For individuals, the pain of plug-ins will be removed as HTML5 becomes the standard for web development. For Silverlight and its associated plug-in counterparts, the future looks grim.

Further reading

http://www.zdnet.com/blog/microsoft/microsoft-our-strategy-with-silverlight-has-shifted/7834

 http://blogs.computerworlduk.com/facing-up-to-it/2010/12/the-future-is-mass-mobile-and-niche-native-apps/index.htm

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Another windows mobile launch…yawn !

January 23, 2011

The launch of Windows Mobile 7, Microsoft’s completely new mobile operating system has been and gone. Much of the media’s attention has been directed towards whether the system will provide a viable alternative platform to iPhone or Android. What the press should really be asking is why the technical gurus in Redmond are actually bothering with the launch at all.

 The world is going mobile and Microsoft, as the king of the desktop operating system, cannot afford to move to prince and possibly pauper in the mobile era. But the chances are that, despite more development money being lavished on another mobile platform, they might not have a choice.

 For a start, the market already looks sewn up (see further reading, below). Symbian remains the market leader but its market share continues to fall in relation to Android and Apple, the two software systems driving smarter mobile development and growth at the hardware level.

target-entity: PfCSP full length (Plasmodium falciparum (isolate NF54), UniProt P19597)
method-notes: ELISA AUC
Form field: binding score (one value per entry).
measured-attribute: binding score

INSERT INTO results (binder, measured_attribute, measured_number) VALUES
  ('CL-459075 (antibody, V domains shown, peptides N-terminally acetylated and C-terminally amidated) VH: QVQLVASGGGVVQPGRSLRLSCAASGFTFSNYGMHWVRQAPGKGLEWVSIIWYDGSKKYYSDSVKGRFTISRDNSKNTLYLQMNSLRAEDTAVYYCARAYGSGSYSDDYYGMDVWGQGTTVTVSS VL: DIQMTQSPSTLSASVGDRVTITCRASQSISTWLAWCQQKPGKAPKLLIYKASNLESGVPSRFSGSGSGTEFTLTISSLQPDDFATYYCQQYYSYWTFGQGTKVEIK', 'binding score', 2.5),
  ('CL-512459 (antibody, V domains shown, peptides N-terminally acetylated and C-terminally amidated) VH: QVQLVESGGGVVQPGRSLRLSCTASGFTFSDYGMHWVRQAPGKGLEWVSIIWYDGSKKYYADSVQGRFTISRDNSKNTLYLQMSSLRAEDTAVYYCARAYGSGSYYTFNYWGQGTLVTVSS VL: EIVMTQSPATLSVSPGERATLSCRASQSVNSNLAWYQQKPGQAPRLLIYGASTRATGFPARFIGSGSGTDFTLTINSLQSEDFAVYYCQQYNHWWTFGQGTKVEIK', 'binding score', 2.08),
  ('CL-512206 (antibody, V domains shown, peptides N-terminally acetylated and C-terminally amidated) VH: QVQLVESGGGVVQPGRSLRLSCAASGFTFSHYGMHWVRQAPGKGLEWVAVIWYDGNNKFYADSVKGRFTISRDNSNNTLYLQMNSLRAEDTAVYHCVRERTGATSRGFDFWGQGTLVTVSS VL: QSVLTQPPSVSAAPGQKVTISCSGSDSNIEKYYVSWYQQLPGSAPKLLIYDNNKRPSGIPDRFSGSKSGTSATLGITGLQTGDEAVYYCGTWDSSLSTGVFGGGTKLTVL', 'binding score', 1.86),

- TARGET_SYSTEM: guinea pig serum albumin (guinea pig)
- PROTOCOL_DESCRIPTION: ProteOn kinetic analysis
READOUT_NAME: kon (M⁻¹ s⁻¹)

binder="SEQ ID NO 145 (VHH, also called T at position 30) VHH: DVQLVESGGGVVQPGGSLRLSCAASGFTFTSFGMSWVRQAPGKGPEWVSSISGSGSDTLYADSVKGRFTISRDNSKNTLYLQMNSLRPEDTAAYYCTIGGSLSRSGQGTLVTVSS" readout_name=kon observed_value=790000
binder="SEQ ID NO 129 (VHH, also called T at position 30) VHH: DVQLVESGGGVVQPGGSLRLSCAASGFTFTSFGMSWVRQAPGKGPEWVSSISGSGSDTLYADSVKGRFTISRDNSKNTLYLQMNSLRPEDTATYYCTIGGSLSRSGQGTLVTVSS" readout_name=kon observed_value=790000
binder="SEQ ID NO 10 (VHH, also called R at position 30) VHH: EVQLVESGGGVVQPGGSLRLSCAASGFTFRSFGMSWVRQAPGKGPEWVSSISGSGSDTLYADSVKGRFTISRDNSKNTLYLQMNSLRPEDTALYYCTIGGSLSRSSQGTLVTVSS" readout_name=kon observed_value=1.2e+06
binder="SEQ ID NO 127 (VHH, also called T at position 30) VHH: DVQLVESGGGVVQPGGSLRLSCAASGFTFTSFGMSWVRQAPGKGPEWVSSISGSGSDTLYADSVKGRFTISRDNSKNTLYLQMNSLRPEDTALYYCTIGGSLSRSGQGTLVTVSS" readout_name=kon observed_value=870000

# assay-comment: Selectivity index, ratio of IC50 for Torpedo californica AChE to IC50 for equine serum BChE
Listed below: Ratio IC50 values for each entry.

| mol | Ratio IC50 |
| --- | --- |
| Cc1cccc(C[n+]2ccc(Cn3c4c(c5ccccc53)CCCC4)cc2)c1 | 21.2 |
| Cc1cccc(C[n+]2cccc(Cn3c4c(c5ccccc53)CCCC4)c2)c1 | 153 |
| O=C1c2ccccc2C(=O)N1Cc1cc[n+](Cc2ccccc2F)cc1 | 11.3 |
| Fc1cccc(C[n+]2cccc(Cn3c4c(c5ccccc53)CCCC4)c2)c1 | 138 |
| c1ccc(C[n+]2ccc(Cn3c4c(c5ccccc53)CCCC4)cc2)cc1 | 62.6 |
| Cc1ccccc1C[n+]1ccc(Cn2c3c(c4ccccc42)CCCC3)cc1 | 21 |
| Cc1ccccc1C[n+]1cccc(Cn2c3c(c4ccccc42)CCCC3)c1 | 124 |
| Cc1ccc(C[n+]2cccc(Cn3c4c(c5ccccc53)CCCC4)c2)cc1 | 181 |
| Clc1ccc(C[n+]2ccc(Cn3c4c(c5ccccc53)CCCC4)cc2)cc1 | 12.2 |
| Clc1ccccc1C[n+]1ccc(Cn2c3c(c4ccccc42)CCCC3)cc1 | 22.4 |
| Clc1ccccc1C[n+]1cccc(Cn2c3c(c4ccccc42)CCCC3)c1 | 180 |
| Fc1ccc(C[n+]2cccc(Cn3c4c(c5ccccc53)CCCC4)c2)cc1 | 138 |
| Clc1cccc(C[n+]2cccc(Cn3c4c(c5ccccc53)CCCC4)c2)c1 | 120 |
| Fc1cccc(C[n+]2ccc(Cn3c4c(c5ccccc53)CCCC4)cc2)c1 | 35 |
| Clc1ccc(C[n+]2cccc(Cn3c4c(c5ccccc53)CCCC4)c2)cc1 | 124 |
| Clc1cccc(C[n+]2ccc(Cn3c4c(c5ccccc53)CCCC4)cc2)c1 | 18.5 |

Analyst Gartner recently reported that Android and Apple were the winners in the smart phone operating system market during the first quarter of 2010. Both were the only two platforms to increase market share year-on-year.

 For Windows Mobile, the picture was far less impressive. Android moved to the number four position, displacing Windows Mobile for the first time. But Windows Mobile 7 is coming; won’t the new system provide a significant challenge to the established market leaders?

 That, however, is not what the experts believe (see further reading). Gartner predicts Microsoft’s mobile market share will rise to just 5.2 per cent in 2011, up from the current 4.7 per cent, and will fall back to 3.9 per cent in 2014. Such trends suggest the experts are far from convinced about the prospects of Windows Mobile 7.

 Consumers are picking operating systems that help deliver a rich user experience, and the market for the delivery of that experience is likely to consolidate around a few key providers.